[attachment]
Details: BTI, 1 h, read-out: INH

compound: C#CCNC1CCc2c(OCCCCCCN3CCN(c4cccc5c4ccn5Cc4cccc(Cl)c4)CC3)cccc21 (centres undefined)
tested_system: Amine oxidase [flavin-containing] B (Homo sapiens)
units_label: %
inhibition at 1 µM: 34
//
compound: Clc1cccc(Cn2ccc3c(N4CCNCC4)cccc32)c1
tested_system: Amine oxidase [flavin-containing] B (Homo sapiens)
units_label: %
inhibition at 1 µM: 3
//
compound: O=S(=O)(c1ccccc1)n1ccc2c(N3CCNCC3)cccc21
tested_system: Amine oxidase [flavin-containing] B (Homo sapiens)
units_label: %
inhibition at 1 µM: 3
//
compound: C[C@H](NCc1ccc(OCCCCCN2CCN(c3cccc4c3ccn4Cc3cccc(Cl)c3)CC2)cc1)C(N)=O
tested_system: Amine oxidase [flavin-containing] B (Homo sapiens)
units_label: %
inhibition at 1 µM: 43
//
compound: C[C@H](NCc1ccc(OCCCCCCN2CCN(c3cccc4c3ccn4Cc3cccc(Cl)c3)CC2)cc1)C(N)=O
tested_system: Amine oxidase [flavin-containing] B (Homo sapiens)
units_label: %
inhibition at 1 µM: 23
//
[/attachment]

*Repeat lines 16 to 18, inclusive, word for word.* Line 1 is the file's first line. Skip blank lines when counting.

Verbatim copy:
//
compound: C[C@H](NCc1ccc(OCCCCCN2CCN(c3cccc4c3ccn4Cc3cccc(Cl)c3)CC2)cc1)C(N)=O
tested_system: Amine oxidase [flavin-containing] B (Homo sapiens)